Sean Peacock, a small business owner in Eastman, Georgia, found a beautiful way to ease the burden of a grieving mother and a traumatized community more than 1,000 miles away.
Peacock is a graphic artist who builds everything from signs to furniture, sells his goods on Etsy as JassGraphixInc and customizes his work for every customer. In late May, he got a request from a woman who asked about his popular butterfly memorial benches and wondered about potentially getting one in memory of her 10-year-old daughter, Makenna Lee Elrod, who recently died.
The woman, April Elrod, was from Texas and asked if she might get a discount if she ordered two of his butterfly memorial benches, one for herself and one for Makenna’s father.
Over the years, Peacock has received many requests for these $1,500 pine benches, which include a laser-engraved photo of the person being honored, as well as a personalized quote. However, something about Elrod’s request and the girl’s name stuck with Peacock. When he did a quick search, he discovered the Makenna was one of the 21 victims of the Ross Elementary School shooting in Uvalde, Texas, which claimed the lives of 19 students and two teachers on May 24, 2022.
“Lo and behold, number one on the list, Makenna Lee Elrod, the same name that momma used,” Peacock told “Good Morning America.” “When I discovered that, that was the beginning of it all.”
You can see Makenna’s photo, second from the left below, among the memorials placed outside the school in the days following the tragedy.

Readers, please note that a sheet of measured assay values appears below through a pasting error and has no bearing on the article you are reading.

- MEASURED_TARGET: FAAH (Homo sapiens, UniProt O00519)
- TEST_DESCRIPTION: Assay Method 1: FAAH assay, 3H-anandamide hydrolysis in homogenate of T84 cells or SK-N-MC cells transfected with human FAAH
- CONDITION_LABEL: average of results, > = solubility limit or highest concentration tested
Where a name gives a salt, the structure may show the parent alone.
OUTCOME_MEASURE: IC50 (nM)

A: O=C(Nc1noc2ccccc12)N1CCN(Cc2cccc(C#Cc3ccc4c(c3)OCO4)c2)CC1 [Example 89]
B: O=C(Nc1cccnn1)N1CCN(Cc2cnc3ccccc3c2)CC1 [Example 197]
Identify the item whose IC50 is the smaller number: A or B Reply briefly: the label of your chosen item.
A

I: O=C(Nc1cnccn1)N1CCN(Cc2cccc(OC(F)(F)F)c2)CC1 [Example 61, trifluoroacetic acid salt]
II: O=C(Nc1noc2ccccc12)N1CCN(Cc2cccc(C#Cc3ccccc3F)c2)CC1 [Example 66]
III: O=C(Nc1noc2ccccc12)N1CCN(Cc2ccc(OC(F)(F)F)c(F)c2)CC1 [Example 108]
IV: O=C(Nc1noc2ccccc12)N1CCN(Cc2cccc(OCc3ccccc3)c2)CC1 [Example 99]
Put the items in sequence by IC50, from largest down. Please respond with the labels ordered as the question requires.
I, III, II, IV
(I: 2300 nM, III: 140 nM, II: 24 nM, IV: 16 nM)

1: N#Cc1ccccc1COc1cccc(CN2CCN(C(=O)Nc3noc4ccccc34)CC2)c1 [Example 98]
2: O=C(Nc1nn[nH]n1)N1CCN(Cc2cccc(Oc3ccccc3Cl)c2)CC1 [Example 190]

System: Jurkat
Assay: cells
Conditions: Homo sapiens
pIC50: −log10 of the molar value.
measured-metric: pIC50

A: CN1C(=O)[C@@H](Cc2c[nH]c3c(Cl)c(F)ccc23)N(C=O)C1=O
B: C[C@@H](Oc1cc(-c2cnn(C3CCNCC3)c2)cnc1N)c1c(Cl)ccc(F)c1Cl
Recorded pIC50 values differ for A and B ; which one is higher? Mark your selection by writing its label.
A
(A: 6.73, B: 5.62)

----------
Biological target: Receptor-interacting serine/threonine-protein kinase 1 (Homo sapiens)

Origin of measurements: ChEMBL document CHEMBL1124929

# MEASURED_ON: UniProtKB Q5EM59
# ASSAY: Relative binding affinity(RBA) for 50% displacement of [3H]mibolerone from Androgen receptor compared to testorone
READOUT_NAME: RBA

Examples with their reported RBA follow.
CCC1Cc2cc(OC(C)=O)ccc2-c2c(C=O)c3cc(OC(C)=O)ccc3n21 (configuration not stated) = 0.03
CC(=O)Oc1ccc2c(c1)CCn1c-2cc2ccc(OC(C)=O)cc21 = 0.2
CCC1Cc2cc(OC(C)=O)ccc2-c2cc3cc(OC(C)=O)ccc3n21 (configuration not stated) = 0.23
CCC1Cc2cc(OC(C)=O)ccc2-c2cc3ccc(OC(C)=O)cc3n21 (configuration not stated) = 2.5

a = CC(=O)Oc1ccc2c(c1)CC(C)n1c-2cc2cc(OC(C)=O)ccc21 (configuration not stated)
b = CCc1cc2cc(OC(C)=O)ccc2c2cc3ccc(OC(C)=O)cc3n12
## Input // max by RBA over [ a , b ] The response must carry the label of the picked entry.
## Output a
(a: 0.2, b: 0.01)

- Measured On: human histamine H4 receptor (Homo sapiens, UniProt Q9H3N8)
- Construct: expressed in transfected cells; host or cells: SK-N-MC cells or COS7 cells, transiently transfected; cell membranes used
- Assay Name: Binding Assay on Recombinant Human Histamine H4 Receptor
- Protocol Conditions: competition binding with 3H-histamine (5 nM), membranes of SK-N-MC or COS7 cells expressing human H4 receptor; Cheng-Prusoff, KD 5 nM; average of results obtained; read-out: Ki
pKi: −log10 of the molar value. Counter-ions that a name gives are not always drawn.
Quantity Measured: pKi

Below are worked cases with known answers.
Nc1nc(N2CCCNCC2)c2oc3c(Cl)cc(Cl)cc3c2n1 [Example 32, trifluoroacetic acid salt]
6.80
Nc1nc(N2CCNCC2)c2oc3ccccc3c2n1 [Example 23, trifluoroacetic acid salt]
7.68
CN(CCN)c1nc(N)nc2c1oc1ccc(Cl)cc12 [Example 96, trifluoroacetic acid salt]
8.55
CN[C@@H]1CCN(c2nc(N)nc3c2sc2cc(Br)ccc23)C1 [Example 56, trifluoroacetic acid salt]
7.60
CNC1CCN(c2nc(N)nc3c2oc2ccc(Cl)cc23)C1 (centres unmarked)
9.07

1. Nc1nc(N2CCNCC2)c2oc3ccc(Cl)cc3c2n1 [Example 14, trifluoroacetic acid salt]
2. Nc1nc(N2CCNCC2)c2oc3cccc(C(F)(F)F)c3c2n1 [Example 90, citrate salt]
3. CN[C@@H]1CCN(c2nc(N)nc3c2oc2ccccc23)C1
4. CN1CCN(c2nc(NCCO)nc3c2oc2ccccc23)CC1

After making the connection, Peacock told “Good Morning America” he posted on Facebook about the unique nature of the order. Suddenly, people began leaving comments offering to help pay the woman’s bill. That’s when Peacock said he had the idea to make memorial benches for all 21 of the Uvalde shooting’s victims at no charge to the families.
To cover the costs of such a big job, the artist set up a GoFundMe page with a $20,000 goal. He said it only took 48 hours for that goal to be met and, as of Aug. 11, the fundraiser had raised more than $23,000.
“On the day of Makenna’s funeral, I texted the mother and revealed to her what I did,” Peacock told “Good Morning America.” “I told her, ‘Your bench is paid for your precious child, and so are 20 more.'”
It took nearly two months of work by Peacock and his team, but every child and teacher killed that day would have a gorgeous, lasting tribute to the difference they made in the lives of those who loved them. On July 11, he posted to GoFundMe that production on all 21 benches was finished. Before delivery to Texas, the benches were brought to Peacock’s church, where his faith community had a day of prayer to bless them.
Makenna’s mom, April Elrod, who unexpectedly started this entire outpouring of love, told ABC News that the connection between her family and Peacock evolved into a “blessing.”
“He and I’ve been talking since, and when I’m having a bad day, he just seems to be the one that messages and says, ‘You know, we’re praying for you,'” Elrod said. “[Makenna’s] story has brought people closer together. And, I mean, what more can you ask for?”